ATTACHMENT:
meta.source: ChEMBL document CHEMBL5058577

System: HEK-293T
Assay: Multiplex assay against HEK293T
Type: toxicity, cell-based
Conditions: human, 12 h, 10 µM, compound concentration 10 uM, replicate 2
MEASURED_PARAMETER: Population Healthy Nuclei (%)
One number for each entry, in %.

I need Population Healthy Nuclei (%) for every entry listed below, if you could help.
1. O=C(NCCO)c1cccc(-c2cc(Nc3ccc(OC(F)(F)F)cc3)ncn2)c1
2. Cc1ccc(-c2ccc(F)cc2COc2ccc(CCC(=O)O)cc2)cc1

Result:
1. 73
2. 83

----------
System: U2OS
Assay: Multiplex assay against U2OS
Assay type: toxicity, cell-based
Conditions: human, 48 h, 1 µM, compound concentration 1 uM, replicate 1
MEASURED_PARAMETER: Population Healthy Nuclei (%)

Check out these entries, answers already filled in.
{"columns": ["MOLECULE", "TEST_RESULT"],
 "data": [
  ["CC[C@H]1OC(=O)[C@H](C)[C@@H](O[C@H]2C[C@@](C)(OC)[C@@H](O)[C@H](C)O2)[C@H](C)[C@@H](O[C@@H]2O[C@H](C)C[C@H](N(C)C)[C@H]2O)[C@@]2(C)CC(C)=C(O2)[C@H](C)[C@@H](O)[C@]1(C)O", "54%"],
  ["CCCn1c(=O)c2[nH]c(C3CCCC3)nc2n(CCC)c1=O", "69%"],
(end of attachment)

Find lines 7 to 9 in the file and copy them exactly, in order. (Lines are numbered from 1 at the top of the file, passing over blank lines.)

One number for each entry, in %.

I need Population Healthy Nuclei (%) for every entry listed below, if you could help.
1. O=C(NCCO)c1cccc(-c2cc(Nc3ccc(OC(F)(F)F)cc3)ncn2)c1